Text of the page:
March 4 was not supposed to be a “Super Tuesday.” But, as voters head to the polls today In Texas, Ohio, Vermont and Rhode Island, this could be the definitional day of the race for the 2008 Democratic presidential nomination.
Just as the first Super Tuesday, on February 5, was once expected to “seal the deal” for Hillary Clinton, so this Super Tuesday, could “seal the deal” for Barack Obama.
Will it happen?
Bill Clinton said at the start of the fight for two states with big Democratic National Convention delegations Ohio (141 pledged delegates) and Texas (193 pledged delegates) that Hillary Clinton had to win both if she intended to stay in the race.
But on the eve of the voting, Hillary Clinton said, “I intend to do as well as I can on Tuesday and we’ll see what happens after that.”Of course, Obama backers will try to apply Bill Clinton’s high and narrow standard tonight.
Clinton backers will stick to Hillary Clinton’s low and wide standard.
In an ever-evolving race, which has been all about setting, abandoning and resetting expectations, definitions of victory and defeat are fluid.
So how will the expectations game actually be played?
Here are some basics:
If Obama wins both the Ohio primary and the Texas primacaucus (the strange hybrid of a daytime primary and a nighttime caucus that will play out in the Lone Star state today) — and, for good measure, primaries in Rhode Island (21 pledged delegates) and Vermont (15 pledged delegates) – the Illinois senator will not just own Tuesday’s bragging rights. He will be able to stake an honest claim on the nomination.
Even without all the delegates that he needs, Obama will establish both a clear lead and insurmountable momentum.
Anything short of a big-state sweep – ideally with some small-state advantages – will make things more complicated for the senator.
Is that fair to Obama? Probably not.
Just a few weeks ago, Obama was trailing Clinton in Ohio, Texas and Rhode Island. And, not all that long ago, Dennis Kucinich might have given the senator from Illinois a run for his money in liberal Vermont.
Now, he needs a whole lot of wins to win.
With front-runner status you get front-runner expectations.
If Obama wants to force Clinton out of the race this week – and avoid the long, hard fight until the late April Pennsylvania primary, a May Oregon primary or perhaps the battles for Montana and South Dakota in June – he has to meet or exceed them.
That’s why Obama has been spending, spinning and campaigning so hard since the February 19 Wisconsin primary.
After breaking even on February 5 and then winning the next 11 primaries and caucuses, he can win it all today. But to do so, he must finish the day with a definitional “win.”
A four-state sweep would be definitional. Winning Ohio, Texas, Rhode Island and Vermont would close the deal. And Clinton, even though she has a good deal of the money in the bank, would almost certainly “fly to New York to huddle with aids” – code for preparing to suspend or end her candidacy on Wednesday or Thursday.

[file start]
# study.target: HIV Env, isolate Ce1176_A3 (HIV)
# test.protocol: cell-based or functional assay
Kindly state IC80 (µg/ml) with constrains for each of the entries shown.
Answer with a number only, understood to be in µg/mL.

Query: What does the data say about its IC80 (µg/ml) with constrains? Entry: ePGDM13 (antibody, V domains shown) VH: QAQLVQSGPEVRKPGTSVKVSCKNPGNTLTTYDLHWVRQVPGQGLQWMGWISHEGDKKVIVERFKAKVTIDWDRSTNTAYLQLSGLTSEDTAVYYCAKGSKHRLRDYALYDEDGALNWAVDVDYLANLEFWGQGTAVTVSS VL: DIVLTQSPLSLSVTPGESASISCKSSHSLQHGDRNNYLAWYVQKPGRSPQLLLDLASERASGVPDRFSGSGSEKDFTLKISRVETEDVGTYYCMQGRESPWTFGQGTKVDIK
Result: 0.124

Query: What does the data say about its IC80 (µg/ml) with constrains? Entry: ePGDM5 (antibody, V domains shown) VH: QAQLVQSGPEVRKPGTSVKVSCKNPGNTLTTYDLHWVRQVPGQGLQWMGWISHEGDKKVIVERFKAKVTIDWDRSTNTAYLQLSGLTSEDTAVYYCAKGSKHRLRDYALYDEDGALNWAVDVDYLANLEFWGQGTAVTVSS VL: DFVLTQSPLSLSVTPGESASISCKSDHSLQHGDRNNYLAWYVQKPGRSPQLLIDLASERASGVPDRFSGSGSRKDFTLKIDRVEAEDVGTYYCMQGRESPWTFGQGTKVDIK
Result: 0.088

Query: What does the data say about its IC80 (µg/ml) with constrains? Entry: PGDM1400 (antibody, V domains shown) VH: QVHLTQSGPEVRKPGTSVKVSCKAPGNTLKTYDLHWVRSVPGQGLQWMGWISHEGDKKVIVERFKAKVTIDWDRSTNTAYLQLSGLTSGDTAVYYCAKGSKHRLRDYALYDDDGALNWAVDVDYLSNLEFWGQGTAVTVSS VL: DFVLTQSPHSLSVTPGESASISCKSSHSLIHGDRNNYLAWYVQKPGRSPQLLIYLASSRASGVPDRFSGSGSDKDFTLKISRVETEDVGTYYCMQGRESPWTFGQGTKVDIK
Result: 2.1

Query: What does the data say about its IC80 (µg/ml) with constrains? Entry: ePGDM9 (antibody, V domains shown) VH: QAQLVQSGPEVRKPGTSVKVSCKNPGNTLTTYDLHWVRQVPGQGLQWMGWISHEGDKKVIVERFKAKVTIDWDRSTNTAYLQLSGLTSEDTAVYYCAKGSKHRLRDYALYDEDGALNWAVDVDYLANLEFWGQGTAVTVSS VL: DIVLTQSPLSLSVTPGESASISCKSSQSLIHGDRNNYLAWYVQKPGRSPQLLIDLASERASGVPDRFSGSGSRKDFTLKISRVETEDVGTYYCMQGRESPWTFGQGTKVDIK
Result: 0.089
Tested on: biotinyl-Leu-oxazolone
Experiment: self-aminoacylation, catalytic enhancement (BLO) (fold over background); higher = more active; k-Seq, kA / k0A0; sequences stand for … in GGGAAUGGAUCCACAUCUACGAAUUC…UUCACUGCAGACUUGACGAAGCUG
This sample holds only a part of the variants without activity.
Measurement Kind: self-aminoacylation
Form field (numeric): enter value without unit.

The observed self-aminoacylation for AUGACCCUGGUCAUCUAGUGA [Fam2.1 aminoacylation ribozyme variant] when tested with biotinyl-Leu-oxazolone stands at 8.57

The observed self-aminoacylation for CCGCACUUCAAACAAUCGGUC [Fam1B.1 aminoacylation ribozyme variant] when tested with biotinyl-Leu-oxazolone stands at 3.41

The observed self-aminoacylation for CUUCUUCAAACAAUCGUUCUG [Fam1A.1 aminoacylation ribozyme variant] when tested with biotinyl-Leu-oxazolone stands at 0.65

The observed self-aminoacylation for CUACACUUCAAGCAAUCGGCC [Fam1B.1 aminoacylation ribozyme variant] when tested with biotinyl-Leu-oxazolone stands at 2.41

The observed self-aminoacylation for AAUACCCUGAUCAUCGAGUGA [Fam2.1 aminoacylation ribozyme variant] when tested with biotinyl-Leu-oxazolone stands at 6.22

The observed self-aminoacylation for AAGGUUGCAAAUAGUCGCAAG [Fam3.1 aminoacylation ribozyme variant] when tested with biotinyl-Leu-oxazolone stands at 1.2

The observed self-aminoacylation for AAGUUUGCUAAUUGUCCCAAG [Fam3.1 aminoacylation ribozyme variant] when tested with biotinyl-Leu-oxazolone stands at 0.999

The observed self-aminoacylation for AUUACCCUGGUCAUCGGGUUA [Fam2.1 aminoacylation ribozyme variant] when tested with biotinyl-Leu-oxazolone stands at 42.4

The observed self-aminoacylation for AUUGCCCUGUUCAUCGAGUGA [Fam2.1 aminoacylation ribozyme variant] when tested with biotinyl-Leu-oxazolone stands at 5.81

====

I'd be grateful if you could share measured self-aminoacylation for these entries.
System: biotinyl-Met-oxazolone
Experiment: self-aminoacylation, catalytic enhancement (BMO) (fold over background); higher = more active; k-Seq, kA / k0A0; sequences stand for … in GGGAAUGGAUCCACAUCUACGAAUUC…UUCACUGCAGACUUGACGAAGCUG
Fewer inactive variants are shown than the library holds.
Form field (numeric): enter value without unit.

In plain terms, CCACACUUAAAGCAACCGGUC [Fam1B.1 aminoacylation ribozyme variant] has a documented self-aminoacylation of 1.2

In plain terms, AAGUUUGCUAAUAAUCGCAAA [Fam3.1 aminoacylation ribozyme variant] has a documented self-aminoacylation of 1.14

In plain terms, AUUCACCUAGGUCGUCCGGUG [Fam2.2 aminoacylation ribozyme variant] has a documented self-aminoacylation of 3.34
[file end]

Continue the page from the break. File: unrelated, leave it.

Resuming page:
Ohio, Texas and Vermont wins would do the job. It is tough to imagine how even the best political spin machine could make the case that from Rhode Island, the nation’s smallest and most Democratic state, can a rebound be launched.
But what if there is a big-state split?
What if Ohio goes for Clinton and Texas for Obama, or vice versa?More likely than not, the race goes on. Theoretically, Obama wins in Texas, Vermont and Rhode Island and a very close result in Ohio might be enough to knock Clinton out.
But anything that looks like an unsettled finish keeps Clinton going. She has the money – her fund-raising operation is working well, collecting roughly $1 million a day — she’s better on the stump, her campaign getting better at getting under Obama’s skin. None of this means that Clinton is doing better than Obama. But that’s not the point. No one folds a campaign that can point to wins and that has the money to carry on.
Of course, the quality of the wins she can point to will matter.
For Clinton, obviously, the best scenario is a solid Ohio win and any kind of Texas victory — even a split decision that gives her the primary and the Obama the caucuses and an overall delegate advantage. Toss in Rhode Island and she owns the day, bragging rights and something she’s been missing for the better part of a month: momentum.
Anything less is life-support rather than real revitalization. But a campaign on life-support is still a campaign. And it can still make Obama sweat – for at least six more weeks – just as it can give Republican John McCain something even better than the expected exit of Mike Huckabee: an opportunity to look presidential while two battling Democrats continue to look for one another’s soft spots.